NBA Finals Game 3 Preview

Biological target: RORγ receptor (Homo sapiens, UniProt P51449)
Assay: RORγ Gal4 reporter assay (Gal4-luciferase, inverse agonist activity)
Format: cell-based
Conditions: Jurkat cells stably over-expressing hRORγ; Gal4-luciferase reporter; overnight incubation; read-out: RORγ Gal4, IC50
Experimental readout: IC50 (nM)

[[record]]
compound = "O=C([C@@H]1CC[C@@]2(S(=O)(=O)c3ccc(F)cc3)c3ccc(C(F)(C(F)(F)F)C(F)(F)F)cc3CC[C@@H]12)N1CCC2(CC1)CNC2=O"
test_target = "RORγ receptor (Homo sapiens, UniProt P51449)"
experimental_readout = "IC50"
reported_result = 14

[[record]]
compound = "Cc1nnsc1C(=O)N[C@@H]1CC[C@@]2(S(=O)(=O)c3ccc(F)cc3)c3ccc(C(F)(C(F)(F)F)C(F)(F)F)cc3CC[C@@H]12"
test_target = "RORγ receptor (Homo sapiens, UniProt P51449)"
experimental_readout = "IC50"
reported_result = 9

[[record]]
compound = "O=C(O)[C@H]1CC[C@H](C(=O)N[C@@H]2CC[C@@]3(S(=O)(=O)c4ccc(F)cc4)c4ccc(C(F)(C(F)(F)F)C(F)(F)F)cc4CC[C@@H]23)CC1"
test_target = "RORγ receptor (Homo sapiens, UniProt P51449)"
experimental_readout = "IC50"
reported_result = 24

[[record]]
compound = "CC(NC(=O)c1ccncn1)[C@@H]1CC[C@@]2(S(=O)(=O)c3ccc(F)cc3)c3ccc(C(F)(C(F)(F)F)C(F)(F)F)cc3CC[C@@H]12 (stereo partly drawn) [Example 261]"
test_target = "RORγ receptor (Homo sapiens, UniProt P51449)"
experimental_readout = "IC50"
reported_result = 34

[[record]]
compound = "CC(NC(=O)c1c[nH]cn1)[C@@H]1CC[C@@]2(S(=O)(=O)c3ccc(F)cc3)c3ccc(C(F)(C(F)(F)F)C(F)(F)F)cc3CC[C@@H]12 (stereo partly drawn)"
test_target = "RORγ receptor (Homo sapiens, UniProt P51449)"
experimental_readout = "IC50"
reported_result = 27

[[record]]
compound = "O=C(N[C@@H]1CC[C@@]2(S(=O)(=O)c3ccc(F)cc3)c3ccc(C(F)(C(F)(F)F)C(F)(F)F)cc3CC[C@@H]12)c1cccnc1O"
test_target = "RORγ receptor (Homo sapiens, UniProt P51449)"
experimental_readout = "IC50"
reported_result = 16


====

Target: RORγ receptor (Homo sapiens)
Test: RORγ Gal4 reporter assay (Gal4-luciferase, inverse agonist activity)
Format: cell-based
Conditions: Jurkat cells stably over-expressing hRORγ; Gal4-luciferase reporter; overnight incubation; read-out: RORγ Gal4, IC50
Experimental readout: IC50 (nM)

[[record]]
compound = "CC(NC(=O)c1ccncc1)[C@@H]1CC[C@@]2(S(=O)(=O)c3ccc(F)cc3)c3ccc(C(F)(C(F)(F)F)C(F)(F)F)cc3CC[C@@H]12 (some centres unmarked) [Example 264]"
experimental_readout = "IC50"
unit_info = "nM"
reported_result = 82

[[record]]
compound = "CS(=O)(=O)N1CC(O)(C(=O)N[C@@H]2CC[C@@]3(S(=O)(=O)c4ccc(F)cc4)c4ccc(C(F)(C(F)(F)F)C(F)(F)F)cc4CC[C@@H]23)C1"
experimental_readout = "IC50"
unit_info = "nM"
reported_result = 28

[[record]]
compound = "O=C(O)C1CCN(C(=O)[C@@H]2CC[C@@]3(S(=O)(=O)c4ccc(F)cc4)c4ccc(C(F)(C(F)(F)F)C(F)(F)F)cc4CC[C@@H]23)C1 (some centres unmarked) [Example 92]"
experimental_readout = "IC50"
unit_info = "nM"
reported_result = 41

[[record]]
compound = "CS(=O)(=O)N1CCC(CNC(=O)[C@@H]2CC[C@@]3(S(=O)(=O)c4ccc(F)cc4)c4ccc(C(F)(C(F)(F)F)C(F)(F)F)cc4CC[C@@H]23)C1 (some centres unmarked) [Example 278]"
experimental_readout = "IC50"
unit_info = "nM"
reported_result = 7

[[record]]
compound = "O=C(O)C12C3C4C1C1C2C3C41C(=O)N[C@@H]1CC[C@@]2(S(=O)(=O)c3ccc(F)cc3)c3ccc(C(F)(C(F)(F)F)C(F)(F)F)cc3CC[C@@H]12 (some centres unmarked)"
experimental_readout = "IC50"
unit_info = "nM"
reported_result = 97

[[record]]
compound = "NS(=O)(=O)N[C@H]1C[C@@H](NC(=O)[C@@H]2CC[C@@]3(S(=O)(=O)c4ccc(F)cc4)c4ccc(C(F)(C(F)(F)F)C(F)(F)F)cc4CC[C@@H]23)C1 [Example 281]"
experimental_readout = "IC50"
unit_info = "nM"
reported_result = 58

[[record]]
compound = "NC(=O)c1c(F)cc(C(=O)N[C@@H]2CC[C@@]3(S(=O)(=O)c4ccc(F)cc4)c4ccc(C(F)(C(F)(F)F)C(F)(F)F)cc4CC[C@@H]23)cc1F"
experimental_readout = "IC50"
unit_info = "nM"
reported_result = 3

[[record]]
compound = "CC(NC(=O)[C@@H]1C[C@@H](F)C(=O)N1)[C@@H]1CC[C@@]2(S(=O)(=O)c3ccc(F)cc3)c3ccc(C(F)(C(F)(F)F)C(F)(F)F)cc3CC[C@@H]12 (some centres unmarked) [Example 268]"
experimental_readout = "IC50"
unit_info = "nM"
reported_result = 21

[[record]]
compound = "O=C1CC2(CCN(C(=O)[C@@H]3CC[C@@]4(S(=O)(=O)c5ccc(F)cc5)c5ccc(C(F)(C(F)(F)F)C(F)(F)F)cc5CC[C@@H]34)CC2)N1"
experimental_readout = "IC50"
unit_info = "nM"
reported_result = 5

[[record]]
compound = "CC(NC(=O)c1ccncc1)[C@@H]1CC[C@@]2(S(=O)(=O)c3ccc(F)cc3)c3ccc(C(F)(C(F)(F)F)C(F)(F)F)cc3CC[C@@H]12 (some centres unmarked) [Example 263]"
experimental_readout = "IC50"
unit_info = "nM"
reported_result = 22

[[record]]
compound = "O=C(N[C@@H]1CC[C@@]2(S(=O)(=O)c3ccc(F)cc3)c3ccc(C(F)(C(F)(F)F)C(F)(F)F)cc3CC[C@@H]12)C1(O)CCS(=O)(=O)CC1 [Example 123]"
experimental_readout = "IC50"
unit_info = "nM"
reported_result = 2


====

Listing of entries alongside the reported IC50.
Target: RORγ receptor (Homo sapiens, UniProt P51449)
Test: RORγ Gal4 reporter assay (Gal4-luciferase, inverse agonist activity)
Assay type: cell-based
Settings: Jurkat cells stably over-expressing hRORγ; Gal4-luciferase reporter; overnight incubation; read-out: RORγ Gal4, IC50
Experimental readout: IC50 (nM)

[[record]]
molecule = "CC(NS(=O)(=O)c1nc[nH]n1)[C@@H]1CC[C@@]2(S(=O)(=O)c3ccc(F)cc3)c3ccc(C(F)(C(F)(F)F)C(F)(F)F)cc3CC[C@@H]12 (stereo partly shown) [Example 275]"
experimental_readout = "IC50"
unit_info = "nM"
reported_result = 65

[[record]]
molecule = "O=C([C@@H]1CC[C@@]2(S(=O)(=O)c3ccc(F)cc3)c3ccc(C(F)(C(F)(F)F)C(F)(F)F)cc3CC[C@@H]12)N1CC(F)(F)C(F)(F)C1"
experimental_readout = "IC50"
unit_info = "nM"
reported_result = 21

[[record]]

Golden State leads series 2-0 After two blowout losses for Cleveland they hope to reinvent themselves, again, on their home court for games 3 and 4. All signs, so far, point to Cleveland being forced to face a very unsettling truth. They just simply may not be good enough to compete against this Warriors team. The unbalanced power distribution, between the Western and Eastern Conference, has served Cleveland in the form of a blindsided blow bordering on the realm of cruel deception. They were riding so high. They swept the first two rounds of the playoffs. They annihilated opponents in every way possible in every sense of the word. LeBron James had played the fewest playoff minutes in his career in route to the NBA Finals. They extended last year’s finals to six games without Irving and Love, and have them in healthy this year. Not only do they have their big 3 in tact, but the team was meshing, in harmony, enjoying their time together like a family. LeBron has the coach he wanted with Blatt, now, out of the picture. They cruised through the Eastern Conference using a method, they felt, would topple Golden State as they hit threes at a record setting pace. This was it, the stars had aligned, Cleveland had finally set itself up to win a championship. Cleveland was in for a rude, and painful awakening. Yes, they did have Irving and Love to start for this year’s finals, but the Warriors had improved plenty in their own right; albeit without adding any big names to last year’s finals roster. It’s entirely possible they just did not really know how much this Warriors team had improved, and matured, on themselves from a year ago. The Cavs game planned for a team that does not exist. They generated a game plan for a team that is not playing on the same court as them, while the team that is on the court with them is picking them apart as if they had no plan at all. Those who Cleveland felt would be the difference makers are being rendered borderline useless. You could speculate that the sole purpose of the addition of Channing Frye was to combat the Warriors three point shooting and small ball tactics for this inevitable finals matchups. He has only played eight minutes in two games because he is unable to get a shot off, and is a liability at the defensive end. Kevin Love and Kyrie Irving were regarded as the difference makers that would have won the championship for Cleveland last year, and would return to get it this year. Neither has had the impact they had hoped for. Kevin Love’s liabilities in rebounding, and on the defensive end, are extremely apparent. Draymond Green is getting any shot he wants, and Cleveland is losing the rebound battle, in a manner that is anything but subtle, while the athleticism and lock down Warriors defense is not allowing any easy, or open, shots for anyone. Stephen Curry and Klay Thompson are both doing amazing jobs forcing Irving into low percentage shots while Kyrie also continues to be a defensive liability on the floor. The Warriors ability to play a group of guys that are highly effective on both ends of the court is becoming an advantage that seems to be too difficult for the Cavs to overcome. Andre Iguodala is cementing himself as one of the elite defenders in the NBA, and is limiting Lebron to a 35% fg percentage when he is guarding him. Even when Cleveland tries to set a screen, to force a switch, the Warriors have a number of defenders who can at least inhibit Lebron long enough for help to arrive while having fast, athletic defenders elsewhere who can quickly close out on shooters of any subsequent kick out passes. Curry, Klay, Harrison Barnes, Draymond Green, Andre Iguodala, Shaun Livingston, and Andrew Bogut are all skilled defenders with skills that make them serious threats on the offensive side. The Cavs, however, seem to have to choose between a defensive, or offensive lineup, with neither really being able to keep up on the offensive side, or slow GS down on defense. Golden State continues to pick Cleveland apart by using stellar ball movement to create open shots, that they hit with regularity, and constant back cuts on screens that create mismatches. With the Cavs down, two games to none, Lue’s test as a head coach has arrived in a big way. Can he find an answer to the Warriors offense that will also be able to put points up at the offensive end? Will going bigger, and putting in Mosgov more, help on the rebounding side, where Cleveland lost by 12 in Game 2, 46-34? Is there even a legitimate answer, that this Cavs team can put together, to Golden State’s lock down defense and dazzling offense? Or have they reached the last straw? The last straw being that LeBron stops bailing on easy shots, trying to get his shooters involved, and simply tries to take over in fear of losing another NBA finals. Yes, Iguodala does a very good job defending LeBron, but that is not to say he can completely keep him out from under the basket. LeBron may just have to, preemptively, dismiss the haters who will accuse him of being a ball hog, and accept the fact that what gives him a best chance to neat this team is to do it himself. This may be why the Cavs did so much better last year without Irving and Love being on the floor, getting locked down on the offensive side, and being liabilities on defense, it was evident from the get go that Lebron had to do it alone. It may be time for him to seriously consider getting it done that way, and hoping some guys can hit some timely shots here and there. That might be the only option.